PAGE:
The third experience would be the two above combined, to learn about the importance of forests and how to run a carbon neutral farm…a very educational visit to see it all in action!
PP: [We’re looking to create infrastructure] that will open the possibility for university students to carry out their thesis investigations on high altitude forests.
GP: [In the next years] hopefully we’ll already be working with the DEP (Costa Rica´s Private Education Directorate) to have an education system implemented in all schools across the country, so that the majority of children can have the experience of going to the farm or an affiliated farm to have contact with the forests. Regarding the rehabilitation side, I´d like to have rehabilitation in the whole country – not only at high altitudes but also low altitudes, like projects rehabilitating mangroves. Hopefully in other countries too…
PP: To be able to emulate our experience in other countries…
GP: Central American countries like Panama and Nicaragua have ecosystems similar to Costa Rica and they´d be able to replicate things where we already have the know-how.
Read More from the Interview
Giuliana Protti (GP): We´ve got one type of sloth, spider monkeys, coyotes, pumas, ocelots, so many! Emerald toucanets, quetzals, owls, hawks, infinite types of birds…
PP: The amount of fauna in high-altitude forests is incredible but the density isn´t the same as in low-lying areas, so it´s a bit more complicated to see some species. Did you see Bosque Vivo´s Instagram video of Giugliana with the tapir? That´s a one in a million experience! To find an adult tapir on your farm, a real wild animal, that lets you get close enough for it to smell your hand…wow! I´d love everyone in the world to have those kinds of experiences.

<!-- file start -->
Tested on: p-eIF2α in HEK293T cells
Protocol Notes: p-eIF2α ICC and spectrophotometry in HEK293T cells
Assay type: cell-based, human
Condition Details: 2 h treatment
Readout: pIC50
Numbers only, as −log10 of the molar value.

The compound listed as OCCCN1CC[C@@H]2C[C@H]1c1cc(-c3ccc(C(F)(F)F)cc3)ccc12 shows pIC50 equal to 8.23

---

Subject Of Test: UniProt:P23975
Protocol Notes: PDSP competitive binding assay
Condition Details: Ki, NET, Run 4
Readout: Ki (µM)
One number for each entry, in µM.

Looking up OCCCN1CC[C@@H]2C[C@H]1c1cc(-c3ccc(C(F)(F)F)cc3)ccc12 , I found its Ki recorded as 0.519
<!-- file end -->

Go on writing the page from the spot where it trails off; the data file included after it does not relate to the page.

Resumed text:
PP: At the moment we have two areas but still not enough [germinated] trees – it´s a work in progress! One zone, Calle Amapola, is over in Carrizal on the hillsides of Barva Volcano adjoining with Poás Volcano. Those trees are in an area where the easterly winds blow through because they´re in a mountain pass between two volcanoes, it´s a microsystem and a little bit different regarding climate, ours [nursery at the farm] is more protected from the easterly winds. As the young trees will get used to the climate and the area, when they´re transplanted [within the same region], logically, they´ll suffer less stress because they´ve already adapted to that climate. If we took them from the nursery and planted them straight away they´d suffer a double stress – the first is the environment, and the second is being planted. At Calle Amapola, the family has about 7 hectares for rehabilitation, so we have enough space to work for a good while and we want to grow that nursery so at some point we can run volunteer initiatives to go and plant as much as possible.
The other mobile zone will be higher up near Irazú Volcano at about 3000 meters, the land has already been offered and we´re working on getting enough trees ready. It´s practically on the boundary between high altitude forests and alpine tundra; we´ll be able to plant oak trees!